[box]Business: Broadhead Mountain Farm
Known for: the sweetest tomatoes on the planet and a contagious smile
Years at the market: 3
Why sell at the farmers market: “We love our customers.” “They are an extension of our family.”[/box]
If you walk by their stand on First Street, you won’t be able to ignore Broadhead Mountain Farm’s Susan and Wally’s big, white-toothed smiles. They draw you in. You are hooked. Their produce has the same effect.
“We are really into clean growing and eating, with no use of pesticides or chemicals,” says Susan. “Our customers appreciate that.” Self-described “fanatics of fresh produce,” Susan and Wally will tell you that they are by no means professional growers, but “We are still authentic, though.”
Their painstakingly detailed care for the soil has produced what customers often refer to as “the best tomatoes in the world:” sweet, subtle and incredibly flavorful. The credit goes to Wally, says Susan. “It’s his sweat and it’s the soil,” she says laughing.
Broadhead Mountains Farm’s first ever farmers market happened in Forest Lakes quite a few moons ago because of a surplus of beans. “A friend said to bring them to the market,” says Susan. Her daughter thought it would be a fun idea. “She was the catalyst. We had no tent, just a little table with beans.” And that’s exactly how it started.
In the years that followed, their garden began to grow and with it the idea of becoming a vendor at the Charlottesville City Market. But an accident brought the dream to a temporary halt. “A tree fell on Wally and I had to get into the garden and learn the ropes,” says Susan. Under Wally’s guidance, she learned to grow produce from seed, treat the soil and watch the bounty come to life. “I am his apprentice,” she said with a laugh.
“He had a great idea, grow what the customers want,” says Susan referring to the customer base they were able to build. “If the customers want something, we are willing to try it.” Their newest addition was okra.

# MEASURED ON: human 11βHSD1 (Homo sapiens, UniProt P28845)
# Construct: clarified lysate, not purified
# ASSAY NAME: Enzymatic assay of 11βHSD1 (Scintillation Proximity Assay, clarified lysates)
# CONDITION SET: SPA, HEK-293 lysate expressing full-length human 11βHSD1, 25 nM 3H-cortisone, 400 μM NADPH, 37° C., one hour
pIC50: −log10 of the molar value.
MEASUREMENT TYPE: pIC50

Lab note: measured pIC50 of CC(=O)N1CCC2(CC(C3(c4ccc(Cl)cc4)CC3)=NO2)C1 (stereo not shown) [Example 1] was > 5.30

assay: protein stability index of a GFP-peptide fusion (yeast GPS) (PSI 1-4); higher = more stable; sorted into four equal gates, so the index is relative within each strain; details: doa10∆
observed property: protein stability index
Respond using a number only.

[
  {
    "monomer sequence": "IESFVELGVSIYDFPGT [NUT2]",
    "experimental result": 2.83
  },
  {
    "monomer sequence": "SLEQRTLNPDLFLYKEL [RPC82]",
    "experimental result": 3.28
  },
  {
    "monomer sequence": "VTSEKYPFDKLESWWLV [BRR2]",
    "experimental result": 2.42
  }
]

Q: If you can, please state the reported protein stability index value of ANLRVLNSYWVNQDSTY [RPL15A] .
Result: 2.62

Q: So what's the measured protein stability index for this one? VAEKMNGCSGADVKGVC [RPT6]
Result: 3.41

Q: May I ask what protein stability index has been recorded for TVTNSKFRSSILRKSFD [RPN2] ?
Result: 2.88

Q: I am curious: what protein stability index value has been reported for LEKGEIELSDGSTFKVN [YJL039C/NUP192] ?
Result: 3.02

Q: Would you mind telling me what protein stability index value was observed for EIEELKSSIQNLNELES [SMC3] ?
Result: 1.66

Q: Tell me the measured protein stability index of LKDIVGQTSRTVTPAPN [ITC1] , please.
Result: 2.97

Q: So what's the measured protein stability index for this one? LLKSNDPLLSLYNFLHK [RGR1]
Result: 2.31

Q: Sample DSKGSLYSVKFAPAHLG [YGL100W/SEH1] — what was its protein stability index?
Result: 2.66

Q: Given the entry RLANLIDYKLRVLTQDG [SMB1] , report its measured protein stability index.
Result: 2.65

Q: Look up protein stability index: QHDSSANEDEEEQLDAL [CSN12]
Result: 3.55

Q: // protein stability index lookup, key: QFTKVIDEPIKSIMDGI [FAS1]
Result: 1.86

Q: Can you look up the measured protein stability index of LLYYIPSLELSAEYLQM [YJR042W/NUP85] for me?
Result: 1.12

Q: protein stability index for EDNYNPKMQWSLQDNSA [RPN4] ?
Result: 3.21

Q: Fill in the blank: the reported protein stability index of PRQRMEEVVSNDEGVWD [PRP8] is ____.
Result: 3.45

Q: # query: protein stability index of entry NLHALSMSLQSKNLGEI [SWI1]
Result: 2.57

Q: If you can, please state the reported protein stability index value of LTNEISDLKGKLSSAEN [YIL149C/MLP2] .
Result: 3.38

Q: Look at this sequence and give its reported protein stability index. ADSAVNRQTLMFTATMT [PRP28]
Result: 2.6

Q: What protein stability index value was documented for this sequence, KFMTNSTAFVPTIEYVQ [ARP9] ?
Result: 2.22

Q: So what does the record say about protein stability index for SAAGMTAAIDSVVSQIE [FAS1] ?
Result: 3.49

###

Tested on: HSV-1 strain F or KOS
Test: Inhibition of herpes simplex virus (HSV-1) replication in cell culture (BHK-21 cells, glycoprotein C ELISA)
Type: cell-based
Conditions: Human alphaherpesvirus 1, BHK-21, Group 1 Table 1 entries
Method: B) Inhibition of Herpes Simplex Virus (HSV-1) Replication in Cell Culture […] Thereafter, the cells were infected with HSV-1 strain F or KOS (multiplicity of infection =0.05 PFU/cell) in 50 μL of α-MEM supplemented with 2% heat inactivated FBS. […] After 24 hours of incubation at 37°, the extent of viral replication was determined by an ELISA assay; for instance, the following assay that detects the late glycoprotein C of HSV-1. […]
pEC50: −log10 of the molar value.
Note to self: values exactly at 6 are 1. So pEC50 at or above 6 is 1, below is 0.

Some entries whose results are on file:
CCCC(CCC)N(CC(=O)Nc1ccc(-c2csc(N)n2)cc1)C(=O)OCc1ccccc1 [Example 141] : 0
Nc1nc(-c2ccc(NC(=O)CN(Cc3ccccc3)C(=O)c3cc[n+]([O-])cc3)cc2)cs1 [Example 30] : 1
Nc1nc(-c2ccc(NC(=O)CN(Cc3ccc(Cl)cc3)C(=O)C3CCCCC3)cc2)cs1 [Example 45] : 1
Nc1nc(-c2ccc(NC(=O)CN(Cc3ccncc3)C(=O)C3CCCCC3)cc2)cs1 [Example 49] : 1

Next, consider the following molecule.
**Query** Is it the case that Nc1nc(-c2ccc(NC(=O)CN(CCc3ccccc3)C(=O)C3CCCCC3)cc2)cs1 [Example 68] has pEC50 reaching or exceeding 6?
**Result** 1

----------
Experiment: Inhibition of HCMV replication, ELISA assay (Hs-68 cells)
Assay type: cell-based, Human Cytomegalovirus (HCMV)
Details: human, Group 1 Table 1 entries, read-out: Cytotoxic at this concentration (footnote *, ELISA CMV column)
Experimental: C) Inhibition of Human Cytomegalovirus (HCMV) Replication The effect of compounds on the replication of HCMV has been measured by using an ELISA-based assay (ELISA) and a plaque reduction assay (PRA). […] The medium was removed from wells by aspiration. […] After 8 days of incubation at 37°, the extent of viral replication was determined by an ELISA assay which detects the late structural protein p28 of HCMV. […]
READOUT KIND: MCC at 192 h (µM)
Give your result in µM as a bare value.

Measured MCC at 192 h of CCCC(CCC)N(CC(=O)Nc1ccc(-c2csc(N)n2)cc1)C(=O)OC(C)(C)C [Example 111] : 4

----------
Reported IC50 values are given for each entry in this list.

“We love growing okra. Our customers like it small and fresh, so I pick them every day,” she says. In fact, Susan and Wally, who by day works in finance, have a rhythm for picking their produce that has become, by now, second nature. Alarm goes off at first light. Coffee is drunk in the dark. Beets are picked early since they cannot withstand the heat of the summer sun. In the spring and summer, picking produce is a day-consuming task, but in the fall the main activity is maintenance of the soil.
One of the things Susan loves most about the farmers market is the exchange of recipes. “People always bring me new recipes and we love to cook and eat as a family,” she says. Her favorite current recipe is pesto, but has learned to love baking, too. Sweet potato scones soon became another favorite.
Once a teacher’s aide for a school in Albemarle County, Susan says the secret to their success as human beings is their tight-knit family and the connection their three daughters have with the garden and their home. “I think the reason I am always smiling is because at the age of 50 I have finally discovered my true self,” says Susan. “Regardless of how hot or tiring or busy the garden may be it is the place I am at peace.”